I’m Brett Lee, coming in for the second last bowl of the innings to bowl to the last batsmen of the Indian squad, the batsmen who needs seven runs to win the Test series of this summer, and boy do I not want to mess it up.
I feel a long lock of my black hair fall across my face as I rapidly approach the garbage bin that is the stumps. The wicketkeeper, a hurriedly drawn stick figure on my best mate’s garage door, gives me the same blank expression I’ve seen since the start of my innings.
The fielders in the street, mostly more of my neighbours and friends, start clapping me in as I try to bowl the first hat-trick of the summer.
The tension is building.
The batsman, my best friend Dave, tries to put me off with a quick poke of his tongue; it isn’t going to be enough this time. I concentrate on the spot right between his legs, to bowl him middle-skiddle.
I reach the bowling crease and let fly. The ball, an old, dog chewed tennis ball with added masking tape to aid with swing, lands on his leg side and he swings so hard, I think that his arms will fly out of his sockets and hit me in the head. The only way that I’ll get my hat-trick is if somebody can take a miraculous catch in the outfield.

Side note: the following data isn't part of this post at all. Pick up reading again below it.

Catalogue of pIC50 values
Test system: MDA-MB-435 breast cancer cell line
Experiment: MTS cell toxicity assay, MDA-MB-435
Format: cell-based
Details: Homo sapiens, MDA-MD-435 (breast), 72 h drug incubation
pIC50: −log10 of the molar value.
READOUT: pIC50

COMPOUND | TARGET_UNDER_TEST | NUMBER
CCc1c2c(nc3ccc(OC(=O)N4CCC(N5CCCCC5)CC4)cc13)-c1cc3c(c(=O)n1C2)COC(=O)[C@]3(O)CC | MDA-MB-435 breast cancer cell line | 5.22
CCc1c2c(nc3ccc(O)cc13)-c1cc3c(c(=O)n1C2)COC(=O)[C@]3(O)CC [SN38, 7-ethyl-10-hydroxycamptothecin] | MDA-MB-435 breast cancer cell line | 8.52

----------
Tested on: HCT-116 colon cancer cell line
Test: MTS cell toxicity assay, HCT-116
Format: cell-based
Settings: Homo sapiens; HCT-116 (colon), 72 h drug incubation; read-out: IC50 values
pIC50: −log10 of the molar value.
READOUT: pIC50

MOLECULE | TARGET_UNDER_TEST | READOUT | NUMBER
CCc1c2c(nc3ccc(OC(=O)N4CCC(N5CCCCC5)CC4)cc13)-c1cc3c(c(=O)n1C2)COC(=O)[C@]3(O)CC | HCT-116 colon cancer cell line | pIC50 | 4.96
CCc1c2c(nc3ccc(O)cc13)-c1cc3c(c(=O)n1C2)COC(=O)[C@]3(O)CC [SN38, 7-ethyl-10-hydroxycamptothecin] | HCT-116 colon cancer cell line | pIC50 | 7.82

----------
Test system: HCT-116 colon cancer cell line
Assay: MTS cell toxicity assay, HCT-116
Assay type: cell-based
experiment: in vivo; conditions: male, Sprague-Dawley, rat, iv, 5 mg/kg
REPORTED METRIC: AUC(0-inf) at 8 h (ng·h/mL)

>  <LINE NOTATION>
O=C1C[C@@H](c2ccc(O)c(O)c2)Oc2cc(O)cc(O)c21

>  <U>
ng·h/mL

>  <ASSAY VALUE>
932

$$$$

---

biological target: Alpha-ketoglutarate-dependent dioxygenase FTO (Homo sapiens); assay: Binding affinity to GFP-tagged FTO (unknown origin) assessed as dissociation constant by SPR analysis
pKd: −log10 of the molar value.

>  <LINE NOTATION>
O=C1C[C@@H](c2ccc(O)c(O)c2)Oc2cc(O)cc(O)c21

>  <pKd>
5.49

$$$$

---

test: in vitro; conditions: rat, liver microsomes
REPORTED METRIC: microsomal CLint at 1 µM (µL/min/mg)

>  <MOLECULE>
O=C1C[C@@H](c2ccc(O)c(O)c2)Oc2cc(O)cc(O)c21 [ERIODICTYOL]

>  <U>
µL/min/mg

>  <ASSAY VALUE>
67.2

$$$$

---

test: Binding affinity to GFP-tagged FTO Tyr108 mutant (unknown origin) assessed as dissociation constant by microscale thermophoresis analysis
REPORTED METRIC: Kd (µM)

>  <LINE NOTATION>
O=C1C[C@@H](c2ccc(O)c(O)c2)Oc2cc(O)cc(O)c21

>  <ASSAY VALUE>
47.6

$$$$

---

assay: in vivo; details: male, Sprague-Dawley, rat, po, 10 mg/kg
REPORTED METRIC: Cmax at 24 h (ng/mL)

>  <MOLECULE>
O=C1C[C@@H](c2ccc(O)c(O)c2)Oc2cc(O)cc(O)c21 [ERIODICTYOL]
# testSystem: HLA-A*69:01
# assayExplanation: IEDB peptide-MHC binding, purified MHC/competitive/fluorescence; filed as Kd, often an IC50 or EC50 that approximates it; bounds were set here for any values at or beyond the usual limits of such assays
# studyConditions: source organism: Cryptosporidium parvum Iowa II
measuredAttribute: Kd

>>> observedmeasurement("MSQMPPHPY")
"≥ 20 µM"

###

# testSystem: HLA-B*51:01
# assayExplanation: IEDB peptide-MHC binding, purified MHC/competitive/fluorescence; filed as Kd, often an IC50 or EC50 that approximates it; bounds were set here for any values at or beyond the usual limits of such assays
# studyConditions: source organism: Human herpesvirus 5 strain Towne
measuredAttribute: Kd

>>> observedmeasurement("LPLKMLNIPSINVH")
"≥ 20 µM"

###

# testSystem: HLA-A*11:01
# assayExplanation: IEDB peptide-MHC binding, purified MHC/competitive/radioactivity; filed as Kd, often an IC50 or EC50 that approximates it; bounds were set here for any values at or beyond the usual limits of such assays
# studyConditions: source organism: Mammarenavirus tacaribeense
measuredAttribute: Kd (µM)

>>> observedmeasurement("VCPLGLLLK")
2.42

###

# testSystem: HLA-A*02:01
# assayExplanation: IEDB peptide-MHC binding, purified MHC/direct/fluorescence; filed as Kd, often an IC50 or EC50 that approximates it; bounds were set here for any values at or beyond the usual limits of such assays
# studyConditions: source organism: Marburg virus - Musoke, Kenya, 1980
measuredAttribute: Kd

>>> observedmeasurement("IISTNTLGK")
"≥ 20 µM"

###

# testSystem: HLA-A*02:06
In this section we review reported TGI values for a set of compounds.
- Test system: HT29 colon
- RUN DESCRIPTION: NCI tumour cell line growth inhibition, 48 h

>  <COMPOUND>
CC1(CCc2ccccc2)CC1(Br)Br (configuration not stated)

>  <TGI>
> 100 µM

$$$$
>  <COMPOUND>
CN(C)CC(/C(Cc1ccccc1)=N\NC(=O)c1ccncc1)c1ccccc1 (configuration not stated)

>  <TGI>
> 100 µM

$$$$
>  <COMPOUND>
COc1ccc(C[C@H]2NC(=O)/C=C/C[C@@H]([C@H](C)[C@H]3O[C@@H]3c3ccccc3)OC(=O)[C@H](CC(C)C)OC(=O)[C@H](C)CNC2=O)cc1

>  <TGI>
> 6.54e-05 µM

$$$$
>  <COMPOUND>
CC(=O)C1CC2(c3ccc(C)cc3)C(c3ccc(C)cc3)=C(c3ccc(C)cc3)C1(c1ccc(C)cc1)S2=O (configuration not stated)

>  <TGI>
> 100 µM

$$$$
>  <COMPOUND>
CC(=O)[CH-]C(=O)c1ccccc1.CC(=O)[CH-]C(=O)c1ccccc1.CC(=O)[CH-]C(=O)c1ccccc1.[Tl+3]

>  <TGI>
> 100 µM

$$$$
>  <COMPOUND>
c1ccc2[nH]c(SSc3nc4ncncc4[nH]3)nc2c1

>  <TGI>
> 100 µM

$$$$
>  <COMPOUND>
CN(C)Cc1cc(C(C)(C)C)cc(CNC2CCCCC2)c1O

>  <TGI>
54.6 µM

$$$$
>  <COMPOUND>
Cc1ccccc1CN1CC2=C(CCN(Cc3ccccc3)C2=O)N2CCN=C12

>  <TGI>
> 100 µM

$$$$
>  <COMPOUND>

The ball goes higher and higher into the evening sky, hardly looking to descend on a fielder. It sails, like a dagger through my pumping heart, right onto the lawn of my house, the lawn that is counted as a six to anyone that can reach it.
There goes a six.
There goes my hat-trick.
There goes my little brother, Ron, who speeds off to our lawn to grab the ball, only to hardly make halfway with the throw back.
“Damn it!” I hiss, not wanting to swear in case Mum hears my foul language in the kitchen. Out of the corner of my eye I spot Dave, dancing and waving his bat to an imaginary packed MCG.